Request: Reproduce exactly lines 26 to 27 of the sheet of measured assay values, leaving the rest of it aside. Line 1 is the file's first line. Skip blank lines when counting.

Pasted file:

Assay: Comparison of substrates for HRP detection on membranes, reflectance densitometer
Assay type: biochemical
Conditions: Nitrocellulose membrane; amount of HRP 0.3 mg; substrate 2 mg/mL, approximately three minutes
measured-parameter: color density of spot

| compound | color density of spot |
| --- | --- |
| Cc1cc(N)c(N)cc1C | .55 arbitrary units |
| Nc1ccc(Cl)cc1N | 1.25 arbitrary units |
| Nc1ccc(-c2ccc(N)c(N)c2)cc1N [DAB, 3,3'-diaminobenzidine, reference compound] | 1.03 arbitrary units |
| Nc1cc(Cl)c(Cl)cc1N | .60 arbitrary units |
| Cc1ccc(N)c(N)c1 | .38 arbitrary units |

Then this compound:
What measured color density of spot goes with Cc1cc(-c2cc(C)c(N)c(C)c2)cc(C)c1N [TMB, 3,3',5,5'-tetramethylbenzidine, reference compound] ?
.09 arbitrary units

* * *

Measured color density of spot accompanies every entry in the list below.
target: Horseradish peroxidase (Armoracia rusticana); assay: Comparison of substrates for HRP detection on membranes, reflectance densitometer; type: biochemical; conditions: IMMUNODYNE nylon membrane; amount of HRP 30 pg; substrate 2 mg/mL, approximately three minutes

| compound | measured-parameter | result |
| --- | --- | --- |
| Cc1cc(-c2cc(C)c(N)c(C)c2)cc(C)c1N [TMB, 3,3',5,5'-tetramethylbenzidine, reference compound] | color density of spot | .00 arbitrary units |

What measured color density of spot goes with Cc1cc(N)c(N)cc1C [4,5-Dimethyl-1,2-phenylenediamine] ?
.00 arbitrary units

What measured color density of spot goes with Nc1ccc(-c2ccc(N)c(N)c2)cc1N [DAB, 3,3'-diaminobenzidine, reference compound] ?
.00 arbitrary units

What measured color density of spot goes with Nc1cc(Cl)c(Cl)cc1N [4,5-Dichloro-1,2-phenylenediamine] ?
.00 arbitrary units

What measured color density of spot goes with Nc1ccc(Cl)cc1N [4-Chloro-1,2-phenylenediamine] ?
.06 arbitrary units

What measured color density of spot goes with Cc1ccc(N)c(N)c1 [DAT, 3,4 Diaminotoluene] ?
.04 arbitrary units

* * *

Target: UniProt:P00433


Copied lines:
.00 arbitrary units

What measured color density of spot goes with Nc1ccc(Cl)cc1N [4-Chloro-1,2-phenylenediamine] ?